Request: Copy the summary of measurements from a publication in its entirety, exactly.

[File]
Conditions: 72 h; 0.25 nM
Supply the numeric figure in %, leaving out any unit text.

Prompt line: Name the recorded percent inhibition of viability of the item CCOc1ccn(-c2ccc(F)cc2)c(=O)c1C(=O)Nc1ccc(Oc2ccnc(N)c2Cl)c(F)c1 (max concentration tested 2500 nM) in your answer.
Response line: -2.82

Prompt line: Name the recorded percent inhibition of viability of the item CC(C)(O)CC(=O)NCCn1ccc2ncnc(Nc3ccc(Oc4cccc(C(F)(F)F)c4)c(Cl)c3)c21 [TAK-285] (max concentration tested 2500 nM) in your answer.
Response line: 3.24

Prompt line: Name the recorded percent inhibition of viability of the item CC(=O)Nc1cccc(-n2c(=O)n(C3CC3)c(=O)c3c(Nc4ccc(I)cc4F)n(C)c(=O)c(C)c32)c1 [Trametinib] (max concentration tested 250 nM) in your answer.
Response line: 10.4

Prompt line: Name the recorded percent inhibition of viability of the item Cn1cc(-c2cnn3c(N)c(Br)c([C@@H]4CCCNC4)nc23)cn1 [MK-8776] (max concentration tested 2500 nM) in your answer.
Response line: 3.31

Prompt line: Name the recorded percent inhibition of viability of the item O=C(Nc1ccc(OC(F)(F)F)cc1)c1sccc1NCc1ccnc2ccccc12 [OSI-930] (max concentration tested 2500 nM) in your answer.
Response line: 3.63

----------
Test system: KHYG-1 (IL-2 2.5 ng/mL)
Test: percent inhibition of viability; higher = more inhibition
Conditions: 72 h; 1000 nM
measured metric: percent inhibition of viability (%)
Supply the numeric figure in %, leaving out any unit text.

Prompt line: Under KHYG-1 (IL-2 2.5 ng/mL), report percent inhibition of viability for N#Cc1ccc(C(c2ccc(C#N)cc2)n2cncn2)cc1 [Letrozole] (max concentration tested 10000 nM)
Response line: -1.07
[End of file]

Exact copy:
Conditions: 72 h; 0.25 nM
Supply the numeric figure in %, leaving out any unit text.

Prompt line: Name the recorded percent inhibition of viability of the item CCOc1ccn(-c2ccc(F)cc2)c(=O)c1C(=O)Nc1ccc(Oc2ccnc(N)c2Cl)c(F)c1 (max concentration tested 2500 nM) in your answer.
Response line: -2.82

Prompt line: Name the recorded percent inhibition of viability of the item CC(C)(O)CC(=O)NCCn1ccc2ncnc(Nc3ccc(Oc4cccc(C(F)(F)F)c4)c(Cl)c3)c21 [TAK-285] (max concentration tested 2500 nM) in your answer.
Response line: 3.24

Prompt line: Name the recorded percent inhibition of viability of the item CC(=O)Nc1cccc(-n2c(=O)n(C3CC3)c(=O)c3c(Nc4ccc(I)cc4F)n(C)c(=O)c(C)c32)c1 [Trametinib] (max concentration tested 250 nM) in your answer.
Response line: 10.4

Prompt line: Name the recorded percent inhibition of viability of the item Cn1cc(-c2cnn3c(N)c(Br)c([C@@H]4CCCNC4)nc23)cn1 [MK-8776] (max concentration tested 2500 nM) in your answer.
Response line: 3.31

Prompt line: Name the recorded percent inhibition of viability of the item O=C(Nc1ccc(OC(F)(F)F)cc1)c1sccc1NCc1ccnc2ccccc12 [OSI-930] (max concentration tested 2500 nM) in your answer.
Response line: 3.63

----------
Test system: KHYG-1 (IL-2 2.5 ng/mL)
Test: percent inhibition of viability; higher = more inhibition
Conditions: 72 h; 1000 nM
measured metric: percent inhibition of viability (%)
Supply the numeric figure in %, leaving out any unit text.

Prompt line: Under KHYG-1 (IL-2 2.5 ng/mL), report percent inhibition of viability for N#Cc1ccc(C(c2ccc(C#N)cc2)n2cncn2)cc1 [Letrozole] (max concentration tested 10000 nM)
Response line: -1.07